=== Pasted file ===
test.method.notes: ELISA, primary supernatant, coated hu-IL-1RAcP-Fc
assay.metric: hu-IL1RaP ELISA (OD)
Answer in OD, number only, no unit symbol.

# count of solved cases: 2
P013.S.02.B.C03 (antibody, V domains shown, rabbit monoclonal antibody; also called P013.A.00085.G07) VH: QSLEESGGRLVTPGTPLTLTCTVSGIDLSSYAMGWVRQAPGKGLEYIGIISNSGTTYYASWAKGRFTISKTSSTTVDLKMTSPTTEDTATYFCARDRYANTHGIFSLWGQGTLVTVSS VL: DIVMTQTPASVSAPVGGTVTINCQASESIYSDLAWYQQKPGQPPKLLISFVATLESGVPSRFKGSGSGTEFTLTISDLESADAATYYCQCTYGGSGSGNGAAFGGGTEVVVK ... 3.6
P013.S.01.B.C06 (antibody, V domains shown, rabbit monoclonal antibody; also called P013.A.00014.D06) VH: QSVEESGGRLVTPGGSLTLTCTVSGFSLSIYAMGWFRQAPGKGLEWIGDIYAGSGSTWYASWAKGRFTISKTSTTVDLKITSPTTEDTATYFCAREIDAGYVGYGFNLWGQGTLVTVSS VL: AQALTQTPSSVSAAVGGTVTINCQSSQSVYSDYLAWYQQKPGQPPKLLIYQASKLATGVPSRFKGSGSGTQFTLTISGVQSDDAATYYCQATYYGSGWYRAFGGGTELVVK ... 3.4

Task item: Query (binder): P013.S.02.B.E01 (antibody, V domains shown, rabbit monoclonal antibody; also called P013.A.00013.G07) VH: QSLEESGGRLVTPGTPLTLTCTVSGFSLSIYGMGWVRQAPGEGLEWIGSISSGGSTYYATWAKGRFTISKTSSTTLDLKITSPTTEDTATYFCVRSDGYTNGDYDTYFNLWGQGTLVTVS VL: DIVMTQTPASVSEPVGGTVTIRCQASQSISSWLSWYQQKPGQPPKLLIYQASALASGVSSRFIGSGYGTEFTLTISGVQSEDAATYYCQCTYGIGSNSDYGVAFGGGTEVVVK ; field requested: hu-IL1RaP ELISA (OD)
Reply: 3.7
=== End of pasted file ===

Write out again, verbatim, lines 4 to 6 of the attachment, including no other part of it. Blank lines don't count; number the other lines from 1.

# count of solved cases: 2
P013.S.02.B.C03 (antibody, V domains shown, rabbit monoclonal antibody; also called P013.A.00085.G07) VH: QSLEESGGRLVTPGTPLTLTCTVSGIDLSSYAMGWVRQAPGKGLEYIGIISNSGTTYYASWAKGRFTISKTSSTTVDLKMTSPTTEDTATYFCARDRYANTHGIFSLWGQGTLVTVSS VL: DIVMTQTPASVSAPVGGTVTINCQASESIYSDLAWYQQKPGQPPKLLISFVATLESGVPSRFKGSGSGTEFTLTISDLESADAATYYCQCTYGGSGSGNGAAFGGGTEVVVK ... 3.6
P013.S.01.B.C06 (antibody, V domains shown, rabbit monoclonal antibody; also called P013.A.00014.D06) VH: QSVEESGGRLVTPGGSLTLTCTVSGFSLSIYAMGWFRQAPGKGLEWIGDIYAGSGSTWYASWAKGRFTISKTSTTVDLKITSPTTEDTATYFCAREIDAGYVGYGFNLWGQGTLVTVSS VL: AQALTQTPSSVSAAVGGTVTINCQSSQSVYSDYLAWYQQKPGQPPKLLIYQASKLATGVPSRFKGSGSGTQFTLTISGVQSDDAATYYCQATYYGSGWYRAFGGGTELVVK ... 3.4